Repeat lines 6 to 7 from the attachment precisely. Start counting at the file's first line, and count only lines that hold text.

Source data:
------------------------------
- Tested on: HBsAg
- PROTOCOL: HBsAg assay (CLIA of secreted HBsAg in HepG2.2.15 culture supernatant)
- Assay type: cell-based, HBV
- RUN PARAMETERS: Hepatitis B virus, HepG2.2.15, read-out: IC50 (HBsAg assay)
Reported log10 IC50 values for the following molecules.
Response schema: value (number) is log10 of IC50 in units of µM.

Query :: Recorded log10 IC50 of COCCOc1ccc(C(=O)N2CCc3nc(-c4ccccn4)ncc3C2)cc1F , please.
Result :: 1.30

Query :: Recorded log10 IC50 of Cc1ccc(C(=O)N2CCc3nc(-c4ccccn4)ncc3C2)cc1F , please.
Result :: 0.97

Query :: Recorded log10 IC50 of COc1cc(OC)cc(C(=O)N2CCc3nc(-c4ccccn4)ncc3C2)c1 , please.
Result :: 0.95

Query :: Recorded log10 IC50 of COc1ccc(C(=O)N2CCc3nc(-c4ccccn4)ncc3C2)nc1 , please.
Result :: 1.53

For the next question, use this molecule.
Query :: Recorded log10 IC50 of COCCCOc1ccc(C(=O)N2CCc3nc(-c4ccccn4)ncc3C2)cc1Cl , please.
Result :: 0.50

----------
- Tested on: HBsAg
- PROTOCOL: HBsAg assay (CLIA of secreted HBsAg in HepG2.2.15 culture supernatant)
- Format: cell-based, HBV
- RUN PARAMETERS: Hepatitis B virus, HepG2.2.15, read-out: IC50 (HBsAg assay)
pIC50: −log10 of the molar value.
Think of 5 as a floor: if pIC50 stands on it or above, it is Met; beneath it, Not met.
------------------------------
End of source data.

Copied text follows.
Response schema: value (number) is log10 of IC50 in units of µM.

Query :: Recorded log10 IC50 of COCCOc1ccc(C(=O)N2CCc3nc(-c4ccccn4)ncc3C2)cc1F , please.